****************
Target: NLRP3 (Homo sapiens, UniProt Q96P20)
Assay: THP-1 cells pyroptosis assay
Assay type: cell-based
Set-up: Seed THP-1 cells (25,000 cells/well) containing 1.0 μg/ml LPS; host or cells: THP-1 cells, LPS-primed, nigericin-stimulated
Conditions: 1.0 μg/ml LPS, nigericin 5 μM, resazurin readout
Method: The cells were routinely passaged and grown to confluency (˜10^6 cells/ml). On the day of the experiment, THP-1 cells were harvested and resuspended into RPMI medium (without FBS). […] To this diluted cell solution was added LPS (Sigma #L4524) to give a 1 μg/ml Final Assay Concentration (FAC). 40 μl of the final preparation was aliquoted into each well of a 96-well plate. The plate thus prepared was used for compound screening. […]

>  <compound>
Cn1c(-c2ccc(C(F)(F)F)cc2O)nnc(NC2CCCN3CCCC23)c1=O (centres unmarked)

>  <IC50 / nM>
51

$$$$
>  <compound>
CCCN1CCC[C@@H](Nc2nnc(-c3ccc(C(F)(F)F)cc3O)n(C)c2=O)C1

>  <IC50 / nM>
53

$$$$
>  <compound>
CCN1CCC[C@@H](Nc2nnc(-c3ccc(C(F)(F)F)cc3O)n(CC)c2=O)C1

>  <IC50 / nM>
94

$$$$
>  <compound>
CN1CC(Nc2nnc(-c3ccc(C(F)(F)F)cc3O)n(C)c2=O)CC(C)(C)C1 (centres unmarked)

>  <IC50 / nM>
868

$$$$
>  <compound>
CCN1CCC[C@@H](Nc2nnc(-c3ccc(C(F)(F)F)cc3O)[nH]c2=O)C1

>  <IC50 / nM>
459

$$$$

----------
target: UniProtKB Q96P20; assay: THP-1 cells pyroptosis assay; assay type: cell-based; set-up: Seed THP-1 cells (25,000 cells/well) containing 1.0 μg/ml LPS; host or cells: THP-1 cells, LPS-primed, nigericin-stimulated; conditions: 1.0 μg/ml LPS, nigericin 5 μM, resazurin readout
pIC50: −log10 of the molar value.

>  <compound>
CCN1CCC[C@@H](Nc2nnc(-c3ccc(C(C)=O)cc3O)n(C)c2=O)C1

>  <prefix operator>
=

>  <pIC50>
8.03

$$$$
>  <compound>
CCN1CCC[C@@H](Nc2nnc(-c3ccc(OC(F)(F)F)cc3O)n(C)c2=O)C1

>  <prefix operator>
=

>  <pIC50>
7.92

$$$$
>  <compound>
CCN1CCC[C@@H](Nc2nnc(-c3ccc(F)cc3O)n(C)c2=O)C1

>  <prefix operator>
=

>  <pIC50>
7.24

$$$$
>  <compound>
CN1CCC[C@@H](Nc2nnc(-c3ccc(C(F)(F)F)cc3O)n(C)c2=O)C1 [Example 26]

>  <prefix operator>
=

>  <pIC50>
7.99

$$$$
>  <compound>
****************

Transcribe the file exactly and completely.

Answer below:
Target: NLRP3 (Homo sapiens, UniProt Q96P20)
Assay: THP-1 cells pyroptosis assay
Assay type: cell-based
Set-up: Seed THP-1 cells (25,000 cells/well) containing 1.0 μg/ml LPS; host or cells: THP-1 cells, LPS-primed, nigericin-stimulated
Conditions: 1.0 μg/ml LPS, nigericin 5 μM, resazurin readout
Method: The cells were routinely passaged and grown to confluency (˜10^6 cells/ml). On the day of the experiment, THP-1 cells were harvested and resuspended into RPMI medium (without FBS). […] To this diluted cell solution was added LPS (Sigma #L4524) to give a 1 μg/ml Final Assay Concentration (FAC). 40 μl of the final preparation was aliquoted into each well of a 96-well plate. The plate thus prepared was used for compound screening. […]

>  <compound>
Cn1c(-c2ccc(C(F)(F)F)cc2O)nnc(NC2CCCN3CCCC23)c1=O (centres unmarked)

>  <IC50 / nM>
51

$$$$
>  <compound>
CCCN1CCC[C@@H](Nc2nnc(-c3ccc(C(F)(F)F)cc3O)n(C)c2=O)C1

>  <IC50 / nM>
53

$$$$
>  <compound>
CCN1CCC[C@@H](Nc2nnc(-c3ccc(C(F)(F)F)cc3O)n(CC)c2=O)C1

>  <IC50 / nM>
94

$$$$
>  <compound>
CN1CC(Nc2nnc(-c3ccc(C(F)(F)F)cc3O)n(C)c2=O)CC(C)(C)C1 (centres unmarked)

>  <IC50 / nM>
868

$$$$
>  <compound>
CCN1CCC[C@@H](Nc2nnc(-c3ccc(C(F)(F)F)cc3O)[nH]c2=O)C1

>  <IC50 / nM>
459

$$$$

----------
target: UniProtKB Q96P20; assay: THP-1 cells pyroptosis assay; assay type: cell-based; set-up: Seed THP-1 cells (25,000 cells/well) containing 1.0 μg/ml LPS; host or cells: THP-1 cells, LPS-primed, nigericin-stimulated; conditions: 1.0 μg/ml LPS, nigericin 5 μM, resazurin readout
pIC50: −log10 of the molar value.

>  <compound>
CCN1CCC[C@@H](Nc2nnc(-c3ccc(C(C)=O)cc3O)n(C)c2=O)C1

>  <prefix operator>
=

>  <pIC50>
8.03

$$$$
>  <compound>
CCN1CCC[C@@H](Nc2nnc(-c3ccc(OC(F)(F)F)cc3O)n(C)c2=O)C1

>  <prefix operator>
=

>  <pIC50>
7.92

$$$$
>  <compound>
CCN1CCC[C@@H](Nc2nnc(-c3ccc(F)cc3O)n(C)c2=O)C1

>  <prefix operator>
=

>  <pIC50>
7.24

$$$$
>  <compound>
CN1CCC[C@@H](Nc2nnc(-c3ccc(C(F)(F)F)cc3O)n(C)c2=O)C1 [Example 26]

>  <prefix operator>
=

>  <pIC50>
7.99

$$$$
>  <compound>